Liquid logistics: The fine art of wine transport
Ever since people learned out how to make wine, they also had to figure out how to transport it. In fact, liquid logistics has been around for as long as people have been buying or selling liquids. Some of the most common archeological finds from Ancient Greece are amphora, ceramic containers used in vast amounts to store and transport oils and wine, among other things. The wine amphora even became a standard measure, holding about 39 liters (41 quarts).
Today, 8,000 years on, the challenges of bulk wine shipping have not fundamentally changed. How do we prevent temperature fluctuations, oxidation, and contamination? How can we move as much volume at as little weight as possible? Wine transportation is a specialist field in the logistics industry – one best left to those wine shipping companies who know the liquid logistics supply chain inside out, from the vine to the vessel to the venue.
International wine transport is on the rise
Wine transport might be a niche in the logistics industry, but it is part of a growth trend. The volumes for beer, wine, and spirits (commonly known as BWS) and bulk liquids are expected to increase by around 5-7% per annum in the coming years. And that’s despite the recent decline in the global consumption of alcoholic beverages. People may be drinking less alcohol these days, but plenty of wine is still being consumed: about 23.4 billion liters a year. And those who shun alcohol are reaching increasingly for pricier beverages. Non-alcoholic spirits are a good example.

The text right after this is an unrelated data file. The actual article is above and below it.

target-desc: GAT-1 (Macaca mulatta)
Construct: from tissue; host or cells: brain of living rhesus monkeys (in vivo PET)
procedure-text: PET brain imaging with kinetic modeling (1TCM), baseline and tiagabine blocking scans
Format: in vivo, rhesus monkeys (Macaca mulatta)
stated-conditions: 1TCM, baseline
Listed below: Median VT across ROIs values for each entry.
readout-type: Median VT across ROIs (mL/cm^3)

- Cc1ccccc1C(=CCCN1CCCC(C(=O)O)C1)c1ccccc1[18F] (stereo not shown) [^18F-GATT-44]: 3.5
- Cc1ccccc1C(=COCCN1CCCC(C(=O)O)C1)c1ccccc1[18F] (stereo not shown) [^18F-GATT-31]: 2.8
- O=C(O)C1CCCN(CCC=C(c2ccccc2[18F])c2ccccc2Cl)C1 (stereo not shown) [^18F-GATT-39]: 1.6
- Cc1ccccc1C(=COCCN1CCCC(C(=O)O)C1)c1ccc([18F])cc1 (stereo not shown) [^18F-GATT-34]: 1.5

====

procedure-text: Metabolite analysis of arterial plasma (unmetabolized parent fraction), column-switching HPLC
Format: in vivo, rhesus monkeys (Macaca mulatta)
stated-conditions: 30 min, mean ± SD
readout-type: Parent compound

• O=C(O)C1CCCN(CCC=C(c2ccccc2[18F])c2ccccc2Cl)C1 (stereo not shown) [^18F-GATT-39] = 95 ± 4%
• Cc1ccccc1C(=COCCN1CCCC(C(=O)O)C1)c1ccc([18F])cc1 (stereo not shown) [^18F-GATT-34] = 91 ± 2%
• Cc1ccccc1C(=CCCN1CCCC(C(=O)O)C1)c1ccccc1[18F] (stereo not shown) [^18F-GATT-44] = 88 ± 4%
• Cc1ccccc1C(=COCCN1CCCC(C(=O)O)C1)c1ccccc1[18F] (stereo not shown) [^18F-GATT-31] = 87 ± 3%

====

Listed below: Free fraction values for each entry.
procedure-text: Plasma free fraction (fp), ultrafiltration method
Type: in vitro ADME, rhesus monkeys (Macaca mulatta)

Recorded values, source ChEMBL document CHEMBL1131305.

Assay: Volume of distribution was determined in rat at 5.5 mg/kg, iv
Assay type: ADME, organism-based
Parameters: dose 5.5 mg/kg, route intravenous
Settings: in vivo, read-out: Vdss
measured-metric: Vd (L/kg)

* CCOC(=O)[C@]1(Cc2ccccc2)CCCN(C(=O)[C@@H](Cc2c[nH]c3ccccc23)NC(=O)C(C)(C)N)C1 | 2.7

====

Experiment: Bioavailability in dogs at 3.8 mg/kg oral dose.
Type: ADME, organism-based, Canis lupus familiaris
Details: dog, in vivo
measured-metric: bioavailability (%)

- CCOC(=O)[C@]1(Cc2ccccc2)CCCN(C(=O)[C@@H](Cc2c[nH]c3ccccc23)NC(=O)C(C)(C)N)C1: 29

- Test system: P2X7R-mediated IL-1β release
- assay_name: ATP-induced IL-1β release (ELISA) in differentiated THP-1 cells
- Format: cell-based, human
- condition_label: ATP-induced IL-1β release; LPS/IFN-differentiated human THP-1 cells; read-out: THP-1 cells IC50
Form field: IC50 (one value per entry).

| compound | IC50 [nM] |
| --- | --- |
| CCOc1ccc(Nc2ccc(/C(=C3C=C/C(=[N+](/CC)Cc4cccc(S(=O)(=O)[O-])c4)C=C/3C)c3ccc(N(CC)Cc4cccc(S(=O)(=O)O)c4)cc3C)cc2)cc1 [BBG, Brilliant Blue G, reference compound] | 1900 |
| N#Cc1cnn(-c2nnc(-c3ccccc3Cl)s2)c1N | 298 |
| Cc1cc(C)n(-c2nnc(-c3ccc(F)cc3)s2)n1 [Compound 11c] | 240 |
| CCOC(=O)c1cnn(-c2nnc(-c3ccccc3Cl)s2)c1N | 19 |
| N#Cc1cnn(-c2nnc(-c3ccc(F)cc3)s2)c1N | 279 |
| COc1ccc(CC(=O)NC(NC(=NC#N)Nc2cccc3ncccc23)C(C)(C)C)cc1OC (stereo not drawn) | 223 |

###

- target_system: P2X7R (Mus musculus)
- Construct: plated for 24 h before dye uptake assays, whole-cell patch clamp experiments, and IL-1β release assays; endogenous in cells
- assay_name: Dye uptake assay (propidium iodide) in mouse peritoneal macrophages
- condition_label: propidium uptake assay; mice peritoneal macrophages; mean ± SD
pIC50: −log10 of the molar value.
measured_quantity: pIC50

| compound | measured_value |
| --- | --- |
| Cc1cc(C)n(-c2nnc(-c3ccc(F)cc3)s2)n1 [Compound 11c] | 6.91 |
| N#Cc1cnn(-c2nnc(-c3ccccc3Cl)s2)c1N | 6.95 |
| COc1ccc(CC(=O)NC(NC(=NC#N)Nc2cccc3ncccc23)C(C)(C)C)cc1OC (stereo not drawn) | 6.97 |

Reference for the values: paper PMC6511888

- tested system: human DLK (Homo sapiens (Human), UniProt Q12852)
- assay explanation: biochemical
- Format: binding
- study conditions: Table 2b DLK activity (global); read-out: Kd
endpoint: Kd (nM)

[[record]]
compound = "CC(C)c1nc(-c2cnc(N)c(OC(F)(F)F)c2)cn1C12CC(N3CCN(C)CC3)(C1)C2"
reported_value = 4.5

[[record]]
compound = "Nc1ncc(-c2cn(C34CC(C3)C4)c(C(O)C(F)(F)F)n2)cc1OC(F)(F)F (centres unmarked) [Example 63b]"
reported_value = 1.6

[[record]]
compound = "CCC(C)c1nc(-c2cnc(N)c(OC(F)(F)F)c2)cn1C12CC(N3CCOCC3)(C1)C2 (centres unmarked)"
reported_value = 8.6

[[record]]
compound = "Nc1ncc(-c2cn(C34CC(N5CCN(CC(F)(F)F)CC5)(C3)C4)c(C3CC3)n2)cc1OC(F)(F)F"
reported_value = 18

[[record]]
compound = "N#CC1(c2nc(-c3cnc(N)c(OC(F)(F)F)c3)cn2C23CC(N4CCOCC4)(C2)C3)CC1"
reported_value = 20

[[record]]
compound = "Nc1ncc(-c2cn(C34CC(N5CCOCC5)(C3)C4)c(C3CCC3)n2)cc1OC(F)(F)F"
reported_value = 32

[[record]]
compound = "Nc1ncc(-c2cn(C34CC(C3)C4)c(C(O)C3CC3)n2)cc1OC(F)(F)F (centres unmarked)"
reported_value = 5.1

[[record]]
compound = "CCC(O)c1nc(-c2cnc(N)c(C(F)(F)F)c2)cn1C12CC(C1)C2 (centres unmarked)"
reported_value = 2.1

There’s also a trend towards more international wine shipping. The International Organisation of Vine and Wine (OIV) estimates that 45% of all wine transports cross at least one international border on their way from producer to consumer. Europe tops the bulk wine shipping chart with nearly 16,000 kilotons moved across the continent annually. North America comes in second with around half that amount, followed by Europe to North America and Europe to Asia.
The world of wine transport
Globalization is undoubtedly a driving force behind the growing interest in and availability of different wines from different places. So, while global wine consumption has plateaued, the need for international win shipping services will continue to increase. The global village also makes it possible for nearly anyone to enter the marketplace. Businesses working with international wine shipping companies range from small local wineries to global players in the beverages industry. Downstream in the liquid transport supply chain we find retailers, airlines, hotels, and restaurants.
Bulk wine transportation is in the bag